Dougong 斗拱


A Nailless Chinese Construction Arts



Dougong 斗拱

Dougong is a unique structural element used in traditional Chinese architecture to support the weight of the temple’s roof and transfer the weight to the column and foundation. It supports the frame of the roof purely using interlocking wooden brackets set into columns and beams without any nail. More than an independent art, the simple technique is durable and quick to assemble.

A Dougong is made of multiple layers of bracket sets. They are created by placing a trapezoidal wooden block ("dou") onto a column to form a solid base. Another wooden bracket ("gong") is then inserted into the dou to support either a wooden beam, or another gong and roof eaves.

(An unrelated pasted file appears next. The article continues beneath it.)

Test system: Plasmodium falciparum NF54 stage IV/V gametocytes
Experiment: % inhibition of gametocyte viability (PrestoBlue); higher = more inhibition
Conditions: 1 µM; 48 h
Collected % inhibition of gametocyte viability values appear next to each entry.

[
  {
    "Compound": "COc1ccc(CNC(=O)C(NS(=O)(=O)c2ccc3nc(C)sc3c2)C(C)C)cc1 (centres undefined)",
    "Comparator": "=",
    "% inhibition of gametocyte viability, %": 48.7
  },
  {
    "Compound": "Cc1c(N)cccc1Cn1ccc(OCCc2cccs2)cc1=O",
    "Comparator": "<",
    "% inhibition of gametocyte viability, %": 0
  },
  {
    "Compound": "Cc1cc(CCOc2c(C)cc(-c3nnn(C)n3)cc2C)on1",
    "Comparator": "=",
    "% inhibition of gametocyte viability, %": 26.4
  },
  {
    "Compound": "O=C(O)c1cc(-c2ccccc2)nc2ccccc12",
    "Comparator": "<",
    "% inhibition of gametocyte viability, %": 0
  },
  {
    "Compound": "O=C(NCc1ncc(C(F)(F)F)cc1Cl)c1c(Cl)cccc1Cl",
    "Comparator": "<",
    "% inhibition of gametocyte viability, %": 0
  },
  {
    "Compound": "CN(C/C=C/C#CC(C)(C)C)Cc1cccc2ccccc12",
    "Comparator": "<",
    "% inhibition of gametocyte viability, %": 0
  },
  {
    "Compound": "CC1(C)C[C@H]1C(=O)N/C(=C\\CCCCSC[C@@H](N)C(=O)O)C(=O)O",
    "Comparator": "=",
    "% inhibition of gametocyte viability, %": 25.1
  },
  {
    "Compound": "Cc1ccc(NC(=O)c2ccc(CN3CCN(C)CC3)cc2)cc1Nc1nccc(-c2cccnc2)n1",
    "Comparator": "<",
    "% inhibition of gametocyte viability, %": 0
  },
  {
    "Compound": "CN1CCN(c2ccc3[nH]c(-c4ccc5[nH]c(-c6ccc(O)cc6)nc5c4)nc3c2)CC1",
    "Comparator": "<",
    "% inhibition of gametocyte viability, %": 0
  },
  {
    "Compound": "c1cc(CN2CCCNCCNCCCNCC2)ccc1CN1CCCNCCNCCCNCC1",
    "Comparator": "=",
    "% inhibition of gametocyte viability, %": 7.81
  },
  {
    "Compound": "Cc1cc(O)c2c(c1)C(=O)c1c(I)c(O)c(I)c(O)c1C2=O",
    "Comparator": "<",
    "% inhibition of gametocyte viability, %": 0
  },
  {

As multiple dougong brackets are added, the weight of the roof compresses the joints and distributes the weight evenly throughout the structure. This way, individual elements are not prone to splitting or cracking and the system of interlocking beams cannot be shaken apart or shattered under stress.

The dougong pieces need to be slightly modified as more layers of dougong are added, but the core principle remains the same throughout. The system creates an incredibly robust structure which sits lightly on the floor without needing to be sunk into the ground.